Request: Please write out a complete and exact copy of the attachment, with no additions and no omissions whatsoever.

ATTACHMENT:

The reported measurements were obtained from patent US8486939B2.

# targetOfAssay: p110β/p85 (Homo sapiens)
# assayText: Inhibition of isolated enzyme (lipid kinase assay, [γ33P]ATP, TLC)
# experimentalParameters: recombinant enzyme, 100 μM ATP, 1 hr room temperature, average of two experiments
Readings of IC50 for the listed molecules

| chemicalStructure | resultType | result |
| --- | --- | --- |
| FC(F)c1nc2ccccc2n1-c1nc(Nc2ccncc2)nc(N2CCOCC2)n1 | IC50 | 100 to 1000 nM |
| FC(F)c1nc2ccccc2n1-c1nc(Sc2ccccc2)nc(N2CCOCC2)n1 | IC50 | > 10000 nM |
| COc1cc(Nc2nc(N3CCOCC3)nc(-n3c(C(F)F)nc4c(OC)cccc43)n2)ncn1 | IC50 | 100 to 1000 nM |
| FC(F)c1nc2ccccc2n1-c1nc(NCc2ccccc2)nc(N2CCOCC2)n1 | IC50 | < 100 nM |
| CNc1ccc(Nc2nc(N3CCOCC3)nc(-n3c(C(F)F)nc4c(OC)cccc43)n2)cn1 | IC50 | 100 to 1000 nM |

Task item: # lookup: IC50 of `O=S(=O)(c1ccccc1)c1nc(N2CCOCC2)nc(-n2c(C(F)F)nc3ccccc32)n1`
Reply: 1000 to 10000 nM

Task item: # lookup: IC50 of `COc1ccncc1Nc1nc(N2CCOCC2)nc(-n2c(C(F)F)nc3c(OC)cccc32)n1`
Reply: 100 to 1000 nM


The reported measurements were obtained from patent US8486939B2.

# targetOfAssay: p110β/p85 (Homo sapiens)
# assayText: Inhibition of isolated enzyme (lipid kinase assay, [γ33P]ATP, TLC)
# experimentalParameters: recombinant enzyme, 100 μM ATP, 1 hr room temperature, average of two experiments
Readings of IC50 for the listed molecules

| chemicalStructure | resultType | result |
| --- | --- | --- |
| FC(F)c1nc2ccccc2n1-c1nc(Nc2ccncc2)nc(N2CCOCC2)n1 | IC50 | 100 to 1000 nM |
| FC(F)c1nc2ccccc2n1-c1nc(Sc2ccccc2)nc(N2CCOCC2)n1 | IC50 | > 10000 nM |
| COc1cc(Nc2nc(N3CCOCC3)nc(-n3c(C(F)F)nc4c(OC)cccc43)n2)ncn1 | IC50 | 100 to 1000 nM |
| FC(F)c1nc2ccccc2n1-c1nc(NCc2ccccc2)nc(N2CCOCC2)n1 | IC50 | < 100 nM |
| CNc1ccc(Nc2nc(N3CCOCC3)nc(-n3c(C(F)F)nc4c(OC)cccc43)n2)cn1 | IC50 | 100 to 1000 nM |

Task item: # lookup: IC50 of `O=S(=O)(c1ccccc1)c1nc(N2CCOCC2)nc(-n2c(C(F)F)nc3ccccc32)n1`
Reply: 1000 to 10000 nM

Task item: # lookup: IC50 of `COc1ccncc1Nc1nc(N2CCOCC2)nc(-n2c(C(F)F)nc3c(OC)cccc32)n1`
Reply: 100 to 1000 nM